China to increase investments in
alternative energy projects
Beijing, Oct 04, 2006 -- Asia Pulse
China will step up investments in projects involving
development of bio-energy and other alternative energies
between 2006 and 2010 to ensure energy security and
maintain its high economic growth. By increasing investments,
the government hopes to ensure China's energy security
as the country fears that the soaring world oil prices
would have a negative impact on its economic growth,
officials with the Ministry of Finance said.
Data showed that China's dependence on foreign oil
reached 43 per cent last year. Departments concerned
forecast that China's oil consumption would hit 450
million tonnes in 2020, with 250 million tonnes to
be imported from abroad.
The ministry, however, did not elaborate on the investment
figures, saying only that it would earmark more funds
for bio-energy, solar and wind energy projects, as
well as for coal-to-liquid fuel projects over the
next five years, Xinhua news agency reported. The
ministry has listed the development of renewable energy
a top priority in the coming five years. It would
also encourage consumers to save energy and make efforts
to build energy reserves.
China has set a target of raising the proportion
of wind and solar power in its total energy supply
to 10 per cent by 2010 and to about 16 per cent by
2020. To achieve the goal, China will need a total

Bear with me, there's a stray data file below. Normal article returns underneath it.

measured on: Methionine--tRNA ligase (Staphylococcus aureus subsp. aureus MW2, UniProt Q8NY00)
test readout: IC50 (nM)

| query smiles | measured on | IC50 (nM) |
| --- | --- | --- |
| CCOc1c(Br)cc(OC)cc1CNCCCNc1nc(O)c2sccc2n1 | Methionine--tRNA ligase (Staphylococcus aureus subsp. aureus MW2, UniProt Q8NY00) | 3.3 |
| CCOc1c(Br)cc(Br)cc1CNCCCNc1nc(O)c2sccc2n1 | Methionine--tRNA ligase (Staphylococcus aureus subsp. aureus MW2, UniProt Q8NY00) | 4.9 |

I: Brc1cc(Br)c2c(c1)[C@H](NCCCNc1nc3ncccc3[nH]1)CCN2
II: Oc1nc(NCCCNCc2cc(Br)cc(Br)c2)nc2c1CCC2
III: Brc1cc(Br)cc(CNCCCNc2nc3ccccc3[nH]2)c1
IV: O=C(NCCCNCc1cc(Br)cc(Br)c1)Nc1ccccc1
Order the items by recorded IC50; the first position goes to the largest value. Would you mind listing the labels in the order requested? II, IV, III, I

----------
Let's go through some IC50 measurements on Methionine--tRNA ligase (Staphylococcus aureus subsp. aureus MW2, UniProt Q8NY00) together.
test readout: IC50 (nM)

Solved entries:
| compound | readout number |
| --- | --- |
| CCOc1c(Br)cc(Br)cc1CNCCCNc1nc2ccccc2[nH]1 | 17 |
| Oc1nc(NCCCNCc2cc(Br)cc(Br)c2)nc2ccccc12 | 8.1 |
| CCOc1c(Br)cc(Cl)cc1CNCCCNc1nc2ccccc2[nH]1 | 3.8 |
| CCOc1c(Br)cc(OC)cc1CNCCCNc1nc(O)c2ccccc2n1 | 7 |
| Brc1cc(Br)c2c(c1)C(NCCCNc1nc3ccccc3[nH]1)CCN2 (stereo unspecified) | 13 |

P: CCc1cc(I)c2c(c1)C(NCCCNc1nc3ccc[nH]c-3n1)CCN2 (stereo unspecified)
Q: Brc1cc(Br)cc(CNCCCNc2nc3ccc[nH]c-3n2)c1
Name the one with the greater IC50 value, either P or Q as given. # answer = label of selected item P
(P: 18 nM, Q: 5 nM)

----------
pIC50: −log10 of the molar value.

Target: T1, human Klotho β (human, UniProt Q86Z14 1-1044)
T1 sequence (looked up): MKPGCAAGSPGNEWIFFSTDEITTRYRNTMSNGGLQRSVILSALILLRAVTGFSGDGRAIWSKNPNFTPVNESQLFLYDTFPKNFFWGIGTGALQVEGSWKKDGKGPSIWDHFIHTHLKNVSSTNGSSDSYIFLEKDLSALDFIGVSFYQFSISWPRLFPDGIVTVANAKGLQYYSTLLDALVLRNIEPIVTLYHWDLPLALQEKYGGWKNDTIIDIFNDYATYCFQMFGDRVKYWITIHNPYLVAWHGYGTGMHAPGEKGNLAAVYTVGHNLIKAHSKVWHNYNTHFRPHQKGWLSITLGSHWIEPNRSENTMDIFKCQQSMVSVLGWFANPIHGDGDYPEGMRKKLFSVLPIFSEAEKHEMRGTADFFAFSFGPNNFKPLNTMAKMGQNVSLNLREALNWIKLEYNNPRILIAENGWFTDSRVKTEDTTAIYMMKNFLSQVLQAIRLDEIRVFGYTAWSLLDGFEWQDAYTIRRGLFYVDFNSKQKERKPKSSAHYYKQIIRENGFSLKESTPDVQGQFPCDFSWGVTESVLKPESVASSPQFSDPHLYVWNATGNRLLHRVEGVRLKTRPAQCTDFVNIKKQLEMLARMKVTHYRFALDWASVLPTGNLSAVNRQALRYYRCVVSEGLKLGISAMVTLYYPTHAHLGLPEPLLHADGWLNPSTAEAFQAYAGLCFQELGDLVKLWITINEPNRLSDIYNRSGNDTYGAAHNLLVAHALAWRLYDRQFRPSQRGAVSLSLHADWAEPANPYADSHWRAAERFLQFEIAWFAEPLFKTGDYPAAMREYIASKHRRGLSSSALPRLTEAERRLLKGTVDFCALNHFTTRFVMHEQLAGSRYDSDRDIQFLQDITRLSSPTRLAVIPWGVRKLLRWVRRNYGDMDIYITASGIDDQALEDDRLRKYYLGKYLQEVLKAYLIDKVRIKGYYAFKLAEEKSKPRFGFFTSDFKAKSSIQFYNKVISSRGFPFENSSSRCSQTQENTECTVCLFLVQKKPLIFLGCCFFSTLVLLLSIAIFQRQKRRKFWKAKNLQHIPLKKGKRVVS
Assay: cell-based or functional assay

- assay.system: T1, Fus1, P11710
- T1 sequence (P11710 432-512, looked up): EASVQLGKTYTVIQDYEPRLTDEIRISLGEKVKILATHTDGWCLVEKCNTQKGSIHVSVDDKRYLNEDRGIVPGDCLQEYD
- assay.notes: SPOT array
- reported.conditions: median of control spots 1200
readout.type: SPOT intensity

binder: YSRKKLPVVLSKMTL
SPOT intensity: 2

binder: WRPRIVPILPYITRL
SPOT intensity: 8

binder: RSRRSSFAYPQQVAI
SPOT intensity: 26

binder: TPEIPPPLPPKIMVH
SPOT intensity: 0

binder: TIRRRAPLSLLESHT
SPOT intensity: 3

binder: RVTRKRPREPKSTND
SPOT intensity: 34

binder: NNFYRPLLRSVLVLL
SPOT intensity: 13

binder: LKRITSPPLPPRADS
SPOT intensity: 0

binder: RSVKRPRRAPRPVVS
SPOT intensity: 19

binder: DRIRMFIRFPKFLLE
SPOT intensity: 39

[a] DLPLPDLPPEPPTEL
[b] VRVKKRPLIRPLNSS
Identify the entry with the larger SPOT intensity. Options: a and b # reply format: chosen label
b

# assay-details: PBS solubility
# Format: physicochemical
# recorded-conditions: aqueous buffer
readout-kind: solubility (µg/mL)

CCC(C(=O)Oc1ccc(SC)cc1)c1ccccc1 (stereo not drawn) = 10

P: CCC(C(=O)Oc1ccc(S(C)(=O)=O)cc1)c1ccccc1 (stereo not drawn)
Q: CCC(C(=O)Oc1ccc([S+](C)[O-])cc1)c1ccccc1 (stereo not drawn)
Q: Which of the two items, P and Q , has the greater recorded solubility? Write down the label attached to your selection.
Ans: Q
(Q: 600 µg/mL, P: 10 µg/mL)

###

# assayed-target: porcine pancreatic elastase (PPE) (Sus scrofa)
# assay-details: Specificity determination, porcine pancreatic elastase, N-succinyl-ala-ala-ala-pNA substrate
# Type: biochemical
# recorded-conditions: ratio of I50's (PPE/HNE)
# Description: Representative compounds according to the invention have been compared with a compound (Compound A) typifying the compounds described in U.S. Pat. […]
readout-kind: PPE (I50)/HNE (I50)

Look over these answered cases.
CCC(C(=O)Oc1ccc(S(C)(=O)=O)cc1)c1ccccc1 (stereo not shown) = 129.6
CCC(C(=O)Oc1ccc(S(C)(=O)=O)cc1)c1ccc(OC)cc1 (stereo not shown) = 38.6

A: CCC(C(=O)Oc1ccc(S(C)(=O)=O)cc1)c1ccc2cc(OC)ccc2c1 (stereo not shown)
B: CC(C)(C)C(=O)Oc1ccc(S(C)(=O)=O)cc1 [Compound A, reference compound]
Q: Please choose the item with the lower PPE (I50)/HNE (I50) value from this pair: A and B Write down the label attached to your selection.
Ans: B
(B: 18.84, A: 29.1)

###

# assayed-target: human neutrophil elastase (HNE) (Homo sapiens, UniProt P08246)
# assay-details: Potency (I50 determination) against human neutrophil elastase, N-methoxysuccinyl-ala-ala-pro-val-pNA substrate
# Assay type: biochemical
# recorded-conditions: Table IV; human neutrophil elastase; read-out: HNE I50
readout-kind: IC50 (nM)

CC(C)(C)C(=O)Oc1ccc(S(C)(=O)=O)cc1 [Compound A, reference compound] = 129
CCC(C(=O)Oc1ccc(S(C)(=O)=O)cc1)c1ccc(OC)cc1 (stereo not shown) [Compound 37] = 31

investment of 101.1 billion US dollars by 2020, offering
vast business opportunities for foreign investors.
China, the world's second largest energy consumer
after the United States, promulgated the Law on Renewable
Energy early this year, and put forward in its 11th
Five-Year Plan (2006-2010) the speedy development
of renewable energy. Northwest China's Ningxia Hui
Autonomous Region plans to build nine new wind power
plants with an investment of 2.2 billion US dollars
by 2020, the local government said.
The region is expected to become the country's biggest
wind power generator in 2020, when it will have the
installed capacity of 2,150 MW. The region's installed
capacity of wind power stood at 112 MW in 2005, according
to the China Electricity Council (CEC), an association
of Chinese electricity plants.
By 2005, Ningxia ranked fourth in wind power capacity
after Inner Mongolia and Xinjiang Uygur Autonomous
Regions, and Liaoning Province, the council said.